Teuton the Introvert

Germany was once the most powerful nation on the Continent. Now it is spiraling toward mediocrity.

Issue: Mar-Apr 2010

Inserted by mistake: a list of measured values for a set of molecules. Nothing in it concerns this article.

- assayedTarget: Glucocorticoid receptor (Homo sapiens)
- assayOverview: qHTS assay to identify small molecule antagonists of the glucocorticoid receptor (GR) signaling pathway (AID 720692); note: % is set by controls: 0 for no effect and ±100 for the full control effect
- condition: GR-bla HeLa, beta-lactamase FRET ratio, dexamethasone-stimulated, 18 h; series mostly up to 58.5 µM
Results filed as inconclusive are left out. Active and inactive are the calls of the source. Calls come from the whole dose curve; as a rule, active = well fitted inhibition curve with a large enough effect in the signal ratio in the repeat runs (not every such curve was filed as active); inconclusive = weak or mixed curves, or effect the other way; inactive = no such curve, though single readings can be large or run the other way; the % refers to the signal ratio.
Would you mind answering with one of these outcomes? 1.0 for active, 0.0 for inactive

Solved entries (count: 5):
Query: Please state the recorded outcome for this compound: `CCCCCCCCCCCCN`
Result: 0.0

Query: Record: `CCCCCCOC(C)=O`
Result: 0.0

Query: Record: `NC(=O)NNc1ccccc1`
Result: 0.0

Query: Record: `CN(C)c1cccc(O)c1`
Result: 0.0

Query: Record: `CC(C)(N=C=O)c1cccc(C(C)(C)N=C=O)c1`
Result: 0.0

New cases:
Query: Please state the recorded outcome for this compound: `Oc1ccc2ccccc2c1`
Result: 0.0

FREIBURG, A university town nestled in a valley at the foot of the Black Forest in southwest Germany, is where the philosopher Martin Heidegger, who wore a Nazi Party badge for the special occasion, delivered his notorious rector's address in 1933, exhorting German students to fulfill the Fuhrer's vision by supporting the "national revolution." The medieval city was heavily bombed during World War II and occupied by the French. After the Berlin wall fell and the remaining occupation force departed in the early 1990s, a motley crew of house squatters and hippies moved into the former French barracks. But within a few years, the local city council converted the space into a gleaming town for the middle class called Vauban. When you visit this eco-town, it quickly becomes apparent that Vauban resembles nothing so much as a tarted-up socialist paradise.

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